OPPOSE SB 273: Assisted Suicide

 

 

Executive Summary

SB 273 would allow an individual to request medication from a doctor designed to assist the individual in committing suicide.  A doctor would first have to approximate that the individual has less than 6 months to live. 

 

Analysis

Several states on the coasts have passed so-called “Right to Die” legislation over the last several years and SB 273 marks the initial attempt to legalize assisted suicide here in Indiana.   Proponents of assisted suicide argue that terminally ill patients should have the right to kill themselves through ingesting prescribed medication. 

However, patients who have been misdiagnosed, either on their condition or length of life remaining, always lose with assisted suicide.  Assisted suicide can’t be undone if the doctor was wrong, and the patient’s loved ones will never get that time back.

Assisted suicide laws like SB 273 create a perverse economic choice between caring for the sick and eliminating a financial drain.  Assisted suicide becomes a cheap alternative to treatment, putting low-income people and those without sufficient insurance at greater risk.  In Oregon, reports already confirm insurance companies refusing to pay for treatment, but offering to pay for assisted suicide drugs.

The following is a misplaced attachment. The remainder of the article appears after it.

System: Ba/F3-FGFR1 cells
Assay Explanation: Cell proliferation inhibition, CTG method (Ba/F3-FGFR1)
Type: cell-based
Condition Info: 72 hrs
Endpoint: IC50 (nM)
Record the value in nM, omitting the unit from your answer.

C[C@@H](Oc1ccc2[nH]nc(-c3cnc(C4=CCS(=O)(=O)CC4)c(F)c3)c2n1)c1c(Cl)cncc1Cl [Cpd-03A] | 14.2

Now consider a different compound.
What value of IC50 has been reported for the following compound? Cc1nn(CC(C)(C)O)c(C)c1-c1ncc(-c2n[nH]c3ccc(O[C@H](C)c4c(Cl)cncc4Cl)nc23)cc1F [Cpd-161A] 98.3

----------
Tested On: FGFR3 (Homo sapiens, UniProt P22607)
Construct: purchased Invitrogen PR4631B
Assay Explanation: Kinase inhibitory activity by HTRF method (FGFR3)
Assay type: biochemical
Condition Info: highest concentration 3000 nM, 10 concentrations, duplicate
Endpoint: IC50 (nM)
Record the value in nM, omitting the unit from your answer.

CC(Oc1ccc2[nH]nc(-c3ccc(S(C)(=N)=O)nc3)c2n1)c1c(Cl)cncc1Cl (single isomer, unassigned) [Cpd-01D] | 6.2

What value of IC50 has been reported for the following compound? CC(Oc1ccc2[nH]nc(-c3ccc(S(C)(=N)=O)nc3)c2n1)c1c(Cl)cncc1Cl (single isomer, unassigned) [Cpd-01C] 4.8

Thankfully at their annual conference over the summer in 2016 the Indiana State Medical Association passed a strong policy statement against assisted suicide:

(RESOLUTION 16-12) RESOLVED, that the ISMA affirm its support against physician-assisted suicide as stated in the AMA Code of Ethics; and be it further
RESOLVED, that the ISMA oppose legislation advocating physician-assisted suicide.

 

Conclusion

A healthy nation is one where the law and medical community value every person equally, regardless of health, income, disability, or other condition.

IFI opposes SB 273.